Aug 2 , 2010

Canadian men leading charge online for back-to-school shopping

TORONTO--This summer, 55 per cent of Canadian online shoppers will look to the internet for their back-to-school shopping preparations, with male respondents indicating that they will spend almost twice as much as their female counterparts online.

According to a July 2010 survey of online shoppers commissioned by Visa Canada for back-to-school, Canadian online shoppers plan to spend an average of $621 online and in-store between now and Labour Day, with seven per cent more than last year expecting to shop online. Books and clothing are a back-to-school shopper's most popular online purchases, with 37 per cent of respondents planning on purchasing these items. Other must-haves that will be purchased online include health and beauty products (26 per cent), travel (24 per cent) and computer/software-related purchases (23 per cent).

The survey revealed that consumers are turning online for better prices (48 per cent), convenience (40 per cent) and better sales and promotions (35 per cent). Additionally, more than 30 per cent of Canadian online shoppers between the ages of 18-34 will use blogs to research product reviews and price comparisons; older adults are the least likely to surf blogs and other online resources.

"As parents and students prepare to return to the classroom, many are powering up their PCs, laptops and smartphones in the search of back-to-school must-haves and deals rather than heading to their local shopping centre to take advantage of the convenience that online shopping offers," said Stephanie Wallat, Visa Canada. "Shoppers in the market for back-to-school deals should also visit for coupons and specials offer at merchants like Flight Centre, SoftMoc, HP and Lenovo."

Interesting variances also exist in how those Canadians polled across the country are preparing for back-to-school. Both Atlantic Canadians and Ontario residents plan to spend much more online ($164 and $134, respectively) than Quebec residents ($83) in the lead up to Labour Day. Canadians living in Ontario are also planning to shop online slightly more frequently than those in British Columbia and Alberta, which is in line with their higher planned online spend before Labour Day. Quebec residents are the most likely to purchase goods from a Canadian website (87 per cent). Online shoppers in British Columbia are more likely (36 per cent) than Atlantic and Quebec residents (21 per cent and 13 per cent, respectively) to shop on sites south of the border.

                                            Avg. Proportion  Avg. Proportion
            Avg. Estimated     Avg. No. of        of Online        of Online
              Online Spend Online Purchases    Purchases on     Purchases on
             Before Labour Expected Before         Canadian         American
                      Day       Labour Day         Websites         Websites
    Canada           $112              2.9              74%              26%
     Columbia         $98              1.9              64%              36%
    Alberta           $98              1.8              68%              32%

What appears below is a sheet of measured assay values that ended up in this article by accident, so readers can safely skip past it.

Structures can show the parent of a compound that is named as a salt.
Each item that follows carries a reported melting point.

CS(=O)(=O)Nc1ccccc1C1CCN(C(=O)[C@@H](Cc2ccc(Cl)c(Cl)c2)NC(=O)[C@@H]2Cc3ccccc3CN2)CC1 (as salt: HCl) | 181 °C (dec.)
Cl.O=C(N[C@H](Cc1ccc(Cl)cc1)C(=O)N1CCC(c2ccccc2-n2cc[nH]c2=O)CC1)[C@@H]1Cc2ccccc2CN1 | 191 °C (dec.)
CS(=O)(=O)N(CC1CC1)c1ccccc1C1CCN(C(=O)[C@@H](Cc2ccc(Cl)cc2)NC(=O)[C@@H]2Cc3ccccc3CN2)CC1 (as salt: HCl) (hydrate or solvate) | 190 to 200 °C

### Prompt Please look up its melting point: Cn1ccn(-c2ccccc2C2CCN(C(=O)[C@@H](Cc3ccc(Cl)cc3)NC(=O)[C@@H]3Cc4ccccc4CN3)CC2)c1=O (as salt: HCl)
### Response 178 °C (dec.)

Prairies          $91              2.8              72%              28%
    Ontario          $134              3.4              72%              28%
    Quebec            $83              3.1              87%              13%
    Atlantic         $164              2.2              79%              21%

Online layers of security

Canadian online shoppers looking to get ready for back-to-school can breathe easy knowing that they're protected through Visa's layered approach to security and fraud prevention, including Verified by Visa (VbV), Zero Liability and E-Promise.

"Together these provide an additional level of security for online shoppers using Visa cards so that they can shop online with confidence," said Wallat.

The Verified by Visa service is just one of Visa's multiple layers of security designed for the eCommerce channel. Free for consumers, the Verified by Visa program has been adopted by more than 378 million Visa cardholders and 430,000 merchants around the world, including Air Canada, WestJet, Via Rail, Best Buy, Future Shop, Dell, Telus, Cineplex, Tim Hortons, Aldo, Suzy Shier, Bluenotes, and La Senza in Canada. Another layer that helps protect merchants and Visa cardholders shopping online is the "three-digit code," or CVV2, which is the number printed on the signature panel on the back of a Visa card. It helps to prove to the merchant that the cardholder has the card in his or her possession when ordering online or over the phone.

Visa is a global payments technology company that connects consumers, businesses, financial institutions and governments in more than 200 countries and territories to fast, secure and reliable digital currency. Underpinning digital currency is one of the world's most advanced processing networks-VisaNet-that is capable of handling more than 10,000 transactions a second, with fraud protection for consumers and guaranteed payment for merchants. Visa is not a bank and does not issue cards, extend credit or set rates and fees for consumers. Visa's innovations, however, enable its financial institution customers to offer consumers more choices: pay now with debit, ahead of time with prepaid or later with credit products.



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